49

I know that codeIgniter turns off GET parameters by default.

But by having everything done in POST, don't you get annoyed by the re-send data requests if ever you press back after a form submission?

It annoys me, but I'm not sure if I want to allow GET purely for this reason.

Is it such a big security issue to allow GET parameters too?

1
  • As of CodeIgniter 2.x, GET parameters are now enabled by default. – Matt Browne Apr 7 '13 at 15:29

17 Answers 17

59

When I first started working with CodeIgniter, not using GET really threw me off as well. But then I realized that you can simulate GET parameters by manipulating the URI using the built-in URI Class. It's fantastic and it makes your URLs look better.

Or if you really need GETs working you can put this into your controller:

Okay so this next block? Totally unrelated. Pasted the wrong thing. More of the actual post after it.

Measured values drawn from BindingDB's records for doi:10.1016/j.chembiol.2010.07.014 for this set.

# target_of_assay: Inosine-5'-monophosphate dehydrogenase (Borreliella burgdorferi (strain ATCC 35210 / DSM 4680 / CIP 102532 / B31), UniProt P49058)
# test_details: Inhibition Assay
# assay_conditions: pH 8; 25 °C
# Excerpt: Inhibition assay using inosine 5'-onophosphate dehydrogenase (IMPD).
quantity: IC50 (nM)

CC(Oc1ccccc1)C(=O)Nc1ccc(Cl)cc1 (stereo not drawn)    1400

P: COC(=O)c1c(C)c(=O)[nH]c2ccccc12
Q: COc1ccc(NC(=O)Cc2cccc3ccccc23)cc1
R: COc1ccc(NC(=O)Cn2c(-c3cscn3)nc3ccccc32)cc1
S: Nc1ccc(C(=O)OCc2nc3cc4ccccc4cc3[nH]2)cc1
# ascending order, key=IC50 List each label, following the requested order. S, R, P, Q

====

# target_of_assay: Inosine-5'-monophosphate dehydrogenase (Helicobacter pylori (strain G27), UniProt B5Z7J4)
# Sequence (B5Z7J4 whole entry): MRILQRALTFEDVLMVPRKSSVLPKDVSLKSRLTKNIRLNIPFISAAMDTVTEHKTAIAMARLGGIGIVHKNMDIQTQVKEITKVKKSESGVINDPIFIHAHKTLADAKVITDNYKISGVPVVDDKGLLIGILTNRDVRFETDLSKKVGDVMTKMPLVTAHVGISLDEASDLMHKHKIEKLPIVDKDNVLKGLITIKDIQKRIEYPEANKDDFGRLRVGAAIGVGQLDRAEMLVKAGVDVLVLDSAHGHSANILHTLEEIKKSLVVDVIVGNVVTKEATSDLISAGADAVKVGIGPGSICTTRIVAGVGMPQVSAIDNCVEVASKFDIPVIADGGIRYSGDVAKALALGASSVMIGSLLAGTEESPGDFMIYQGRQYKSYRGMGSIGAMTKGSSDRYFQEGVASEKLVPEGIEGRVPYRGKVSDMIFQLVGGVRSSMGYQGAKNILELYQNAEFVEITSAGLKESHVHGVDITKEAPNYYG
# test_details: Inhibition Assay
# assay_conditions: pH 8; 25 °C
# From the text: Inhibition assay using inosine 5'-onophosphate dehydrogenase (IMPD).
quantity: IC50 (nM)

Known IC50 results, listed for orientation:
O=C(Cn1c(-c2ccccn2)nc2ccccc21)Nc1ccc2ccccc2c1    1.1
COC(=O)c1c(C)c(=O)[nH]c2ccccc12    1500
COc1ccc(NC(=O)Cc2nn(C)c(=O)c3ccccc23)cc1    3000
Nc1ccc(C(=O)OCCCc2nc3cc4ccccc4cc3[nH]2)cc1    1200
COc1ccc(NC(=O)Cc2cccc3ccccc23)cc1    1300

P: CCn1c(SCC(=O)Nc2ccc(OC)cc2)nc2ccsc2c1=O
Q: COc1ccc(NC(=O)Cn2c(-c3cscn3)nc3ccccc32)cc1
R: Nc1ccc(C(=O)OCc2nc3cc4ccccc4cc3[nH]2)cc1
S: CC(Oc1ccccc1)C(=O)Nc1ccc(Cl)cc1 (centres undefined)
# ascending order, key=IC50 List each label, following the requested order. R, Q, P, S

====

parse_str($_SERVER['QUERY_STRING'], $_GET); 

Which will put the variables back into the GET array.

5
  • 1
    yes - with the way CodeIgniter handles URLs by default, the extra segments in the URI act as parameters to your controller methods. – Steven Oxley Dec 8 '08 at 11:40
  • 11
    This method works if you switch to $config['uri_protocol'] = 'PATH_INFO']; otherwise ?foo=bar&baz=meh will turn into /foo/baz. – Phil Sturgeon Jun 22 '10 at 15:03
  • 1
    I'm building a facebook app and I'm planning on subscribing to facebook updates supported by the graph api. This requires the GET parameter. developers.facebook.com/docs/reference/api/realtime – Casey Flynn Jul 23 '11 at 2:40
  • 2
    for this code you must have to add $config['uri_protocol'] = "PATH_INFO"; in config.php – Maulik patel Mar 28 '12 at 11:53
  • URL Helper "The URL Helper file contains functions that assist in working with URLs." ellislab.com/codeigniter/user-guide/helpers/url_helper.html – user1502852 Dec 27 '12 at 20:26
18

This function is identical to the post function, only it fetches get data:

$this->input->get()